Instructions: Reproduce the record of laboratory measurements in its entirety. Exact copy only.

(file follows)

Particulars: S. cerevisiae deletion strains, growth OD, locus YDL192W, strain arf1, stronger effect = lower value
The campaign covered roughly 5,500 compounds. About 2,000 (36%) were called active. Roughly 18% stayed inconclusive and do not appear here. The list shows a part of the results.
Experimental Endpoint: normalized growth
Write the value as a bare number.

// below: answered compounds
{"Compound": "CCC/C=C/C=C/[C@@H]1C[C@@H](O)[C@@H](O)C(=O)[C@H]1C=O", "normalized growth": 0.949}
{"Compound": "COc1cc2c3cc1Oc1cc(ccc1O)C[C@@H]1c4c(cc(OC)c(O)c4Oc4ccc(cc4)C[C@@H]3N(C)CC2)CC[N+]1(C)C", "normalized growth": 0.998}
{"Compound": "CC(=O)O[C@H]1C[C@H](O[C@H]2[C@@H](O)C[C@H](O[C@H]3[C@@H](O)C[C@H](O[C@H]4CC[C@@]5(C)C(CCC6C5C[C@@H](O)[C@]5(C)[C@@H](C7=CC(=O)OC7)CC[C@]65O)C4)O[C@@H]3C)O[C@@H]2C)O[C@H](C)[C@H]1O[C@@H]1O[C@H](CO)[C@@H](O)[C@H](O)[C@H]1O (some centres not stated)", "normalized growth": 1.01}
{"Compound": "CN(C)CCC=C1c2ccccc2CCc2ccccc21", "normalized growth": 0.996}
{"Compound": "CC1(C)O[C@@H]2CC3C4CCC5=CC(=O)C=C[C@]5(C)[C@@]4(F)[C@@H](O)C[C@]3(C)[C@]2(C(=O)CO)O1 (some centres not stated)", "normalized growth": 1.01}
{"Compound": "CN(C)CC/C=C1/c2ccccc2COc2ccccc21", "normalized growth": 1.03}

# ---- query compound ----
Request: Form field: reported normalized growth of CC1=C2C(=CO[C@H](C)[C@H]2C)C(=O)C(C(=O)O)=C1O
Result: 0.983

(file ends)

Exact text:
Particulars: S. cerevisiae deletion strains, growth OD, locus YDL192W, strain arf1, stronger effect = lower value
The campaign covered roughly 5,500 compounds. About 2,000 (36%) were called active. Roughly 18% stayed inconclusive and do not appear here. The list shows a part of the results.
Experimental Endpoint: normalized growth
Write the value as a bare number.

// below: answered compounds
{"Compound": "CCC/C=C/C=C/[C@@H]1C[C@@H](O)[C@@H](O)C(=O)[C@H]1C=O", "normalized growth": 0.949}
{"Compound": "COc1cc2c3cc1Oc1cc(ccc1O)C[C@@H]1c4c(cc(OC)c(O)c4Oc4ccc(cc4)C[C@@H]3N(C)CC2)CC[N+]1(C)C", "normalized growth": 0.998}
{"Compound": "CC(=O)O[C@H]1C[C@H](O[C@H]2[C@@H](O)C[C@H](O[C@H]3[C@@H](O)C[C@H](O[C@H]4CC[C@@]5(C)C(CCC6C5C[C@@H](O)[C@]5(C)[C@@H](C7=CC(=O)OC7)CC[C@]65O)C4)O[C@@H]3C)O[C@@H]2C)O[C@H](C)[C@H]1O[C@@H]1O[C@H](CO)[C@@H](O)[C@H](O)[C@H]1O (some centres not stated)", "normalized growth": 1.01}
{"Compound": "CN(C)CCC=C1c2ccccc2CCc2ccccc21", "normalized growth": 0.996}
{"Compound": "CC1(C)O[C@@H]2CC3C4CCC5=CC(=O)C=C[C@]5(C)[C@@]4(F)[C@@H](O)C[C@]3(C)[C@]2(C(=O)CO)O1 (some centres not stated)", "normalized growth": 1.01}
{"Compound": "CN(C)CC/C=C1/c2ccccc2COc2ccccc21", "normalized growth": 1.03}

# ---- query compound ----
Request: Form field: reported normalized growth of CC1=C2C(=CO[C@H](C)[C@H]2C)C(=O)C(C(=O)O)=C1O
Result: 0.983